outputEncoding, enclosed within the OutputEncoding tags acts similar to InputEncoding and declares the character set to be used for producing the search results output. Even here the best used option is UTF-8.


Enclosed within the Image tags, this specifies the image / icon to be used for the Search Engine. This icon turns up next to the search engine name in the dropdown list and also shows up to the left of the quick-search bar. The image is usually in a 16 x 16 pixels format.

The image data can be provided in two formats:

  1. As a direct URL link to the location of the image file (gif/jpg/png etc.)
  2. As base64 encoded data which can be embedded in the plug-in directly. This I believe, is a more elegant way of doing it. However, I couldn’t make it work properly for me. The image simply refused to turn up and hence I’d to resort to method 1.There’s a very good tool at URI Kitchen that encodes any uploaded image in base64 format. The encoded data can then be directly embedded in the plug-in.


Enclosed within the Url tags, this provides the actual location of the Search Engine page. The method attribute defines whether to use GET or POST for fetching the data, while the template attribute points to the location of the search query page. NOTE, that IE7 doesn’t support the POST method and hence to make your plug-in compatible with both IE7 and Firefox, you should ideally use GET here.


Further nested within the Url tags lie a series of Param tags which have two attributes – a name and a value. These act as parameters which are passed to the search engine while performing a query. This too, isn’t supported in IE7. However, you can use a dynamic variable called {searchTerms} to pass on keywords.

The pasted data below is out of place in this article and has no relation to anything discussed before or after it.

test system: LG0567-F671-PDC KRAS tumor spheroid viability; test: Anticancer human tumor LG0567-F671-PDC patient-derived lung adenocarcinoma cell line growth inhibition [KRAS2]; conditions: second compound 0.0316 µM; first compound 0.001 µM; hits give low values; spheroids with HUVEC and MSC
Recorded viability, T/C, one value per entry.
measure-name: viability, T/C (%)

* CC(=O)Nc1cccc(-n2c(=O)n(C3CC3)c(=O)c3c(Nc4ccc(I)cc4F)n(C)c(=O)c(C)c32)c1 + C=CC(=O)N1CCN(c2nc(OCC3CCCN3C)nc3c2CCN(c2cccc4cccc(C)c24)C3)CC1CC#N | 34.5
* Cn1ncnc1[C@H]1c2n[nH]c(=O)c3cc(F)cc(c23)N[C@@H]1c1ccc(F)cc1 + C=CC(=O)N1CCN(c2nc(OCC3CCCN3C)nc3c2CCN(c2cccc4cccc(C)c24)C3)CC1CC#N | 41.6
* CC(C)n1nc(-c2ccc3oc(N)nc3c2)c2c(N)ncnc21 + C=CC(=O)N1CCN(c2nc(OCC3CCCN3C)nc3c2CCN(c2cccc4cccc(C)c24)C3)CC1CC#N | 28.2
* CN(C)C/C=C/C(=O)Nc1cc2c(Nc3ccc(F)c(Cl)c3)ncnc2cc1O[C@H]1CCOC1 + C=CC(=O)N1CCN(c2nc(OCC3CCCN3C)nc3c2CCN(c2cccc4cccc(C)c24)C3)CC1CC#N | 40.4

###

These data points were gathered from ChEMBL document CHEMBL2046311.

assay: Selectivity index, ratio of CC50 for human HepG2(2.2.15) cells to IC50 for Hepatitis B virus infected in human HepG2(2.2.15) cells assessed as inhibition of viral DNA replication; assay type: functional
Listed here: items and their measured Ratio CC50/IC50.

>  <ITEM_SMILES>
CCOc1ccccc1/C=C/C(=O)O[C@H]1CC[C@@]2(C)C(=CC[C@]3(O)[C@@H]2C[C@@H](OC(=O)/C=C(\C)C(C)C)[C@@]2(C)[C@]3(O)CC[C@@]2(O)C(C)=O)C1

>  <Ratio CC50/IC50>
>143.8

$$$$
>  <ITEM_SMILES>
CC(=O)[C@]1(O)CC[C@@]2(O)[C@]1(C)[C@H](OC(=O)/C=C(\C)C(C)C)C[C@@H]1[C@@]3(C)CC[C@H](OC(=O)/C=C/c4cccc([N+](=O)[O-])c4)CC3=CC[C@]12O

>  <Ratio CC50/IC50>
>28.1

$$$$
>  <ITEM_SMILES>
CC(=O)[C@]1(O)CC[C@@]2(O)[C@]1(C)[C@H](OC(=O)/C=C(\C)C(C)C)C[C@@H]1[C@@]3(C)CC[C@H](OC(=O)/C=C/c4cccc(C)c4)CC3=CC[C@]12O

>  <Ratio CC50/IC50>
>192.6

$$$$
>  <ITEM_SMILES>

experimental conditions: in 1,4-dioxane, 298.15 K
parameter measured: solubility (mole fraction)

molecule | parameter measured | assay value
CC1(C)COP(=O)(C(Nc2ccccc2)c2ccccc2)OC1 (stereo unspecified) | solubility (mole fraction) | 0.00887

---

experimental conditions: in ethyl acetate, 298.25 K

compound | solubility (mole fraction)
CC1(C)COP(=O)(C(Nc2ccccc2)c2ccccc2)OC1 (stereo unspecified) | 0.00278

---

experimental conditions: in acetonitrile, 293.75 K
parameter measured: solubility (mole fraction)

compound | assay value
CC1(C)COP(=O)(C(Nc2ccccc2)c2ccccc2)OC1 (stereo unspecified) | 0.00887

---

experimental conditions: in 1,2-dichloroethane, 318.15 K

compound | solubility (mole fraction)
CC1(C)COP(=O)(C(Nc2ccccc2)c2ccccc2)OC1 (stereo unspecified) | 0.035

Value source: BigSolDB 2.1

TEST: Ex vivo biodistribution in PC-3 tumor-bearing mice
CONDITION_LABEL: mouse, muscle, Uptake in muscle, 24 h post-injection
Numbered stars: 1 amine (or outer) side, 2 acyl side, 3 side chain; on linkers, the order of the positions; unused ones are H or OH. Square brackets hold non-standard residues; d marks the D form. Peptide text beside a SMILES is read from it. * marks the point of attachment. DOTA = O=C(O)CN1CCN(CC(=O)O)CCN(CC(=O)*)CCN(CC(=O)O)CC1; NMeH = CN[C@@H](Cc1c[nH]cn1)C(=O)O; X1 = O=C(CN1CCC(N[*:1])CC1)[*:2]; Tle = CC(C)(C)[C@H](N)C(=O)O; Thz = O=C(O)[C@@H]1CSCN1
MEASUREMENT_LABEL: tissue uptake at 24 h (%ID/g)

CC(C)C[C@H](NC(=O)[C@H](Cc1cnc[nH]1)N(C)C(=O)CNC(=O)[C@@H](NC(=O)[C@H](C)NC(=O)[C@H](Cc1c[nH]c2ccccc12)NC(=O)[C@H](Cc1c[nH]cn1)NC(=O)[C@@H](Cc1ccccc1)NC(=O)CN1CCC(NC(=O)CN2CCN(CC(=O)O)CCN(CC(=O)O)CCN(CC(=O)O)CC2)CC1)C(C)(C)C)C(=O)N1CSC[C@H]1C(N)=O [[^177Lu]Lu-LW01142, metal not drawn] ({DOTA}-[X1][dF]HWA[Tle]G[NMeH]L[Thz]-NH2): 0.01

Say for instance, I’m searching Invision Power Board based forums. The standard search string in IP takes the format,

If you study the URL carefully, you’ll notice that there are a couple of variables like act, CODE etc. which appear every time along with same values. You can use Param tags to define key-value pairs for these variables, which will then be passed onto the Search Engine during a query.

The actual search keywords (as mentioned before) are available through a variable called {searchTerms}. IPB supports a variable called keywords in the search string and hence you can define a key-value pair like…

… to pass the keywords. Here’s a full working example of the plug-in I created for Astahost forums…

	AstaHost: Search the Forums


Here you’ll notice several other tags like Developer, Contact, SyndicationRight, AdultContent etc. which I haven’t discussed in this article. A detailed outline of all the OpenSearch tags can be found at: OpenSearch Description Elements.


If you recall I’d discussed a feature called Autodiscovery earlier on. This helps search clients automatically discover a plug-in embedded in your page. The process is quite simple. All you’ve to do is include a special LINK statement in the HEAD part of your page.


You simply need to modify the title and the href link to the actual plug-in file.When you visit a site with the plug-ins set to be auto-discovered, here’s how the drop-down menu in the quick-search box will look like…

OpenSearch Plug-in Autodiscovery Screenshot

Adding the plug-in Programmatically

You can also include the plug-in on your page in a click-and-install manner. The process has been simplified. All you need to do is provide a link to install the plug-in on your page and in the link, add the window.external.AddSearchProvider() JavaScript statement. Example is shown below.

	Link Text

Clicking on this link will cause Firefox to pop-up a dialog box asking the visitor for a confirmation of plug-in installation. Example of the dialog box …

OpenSearch Plug-in Click & Install Screenshot

Working examples can be found at the Astahost Plug-ins Page.

Any questions / confusions ?? Feel free to leave a comment and I’ll make sure to get back to you.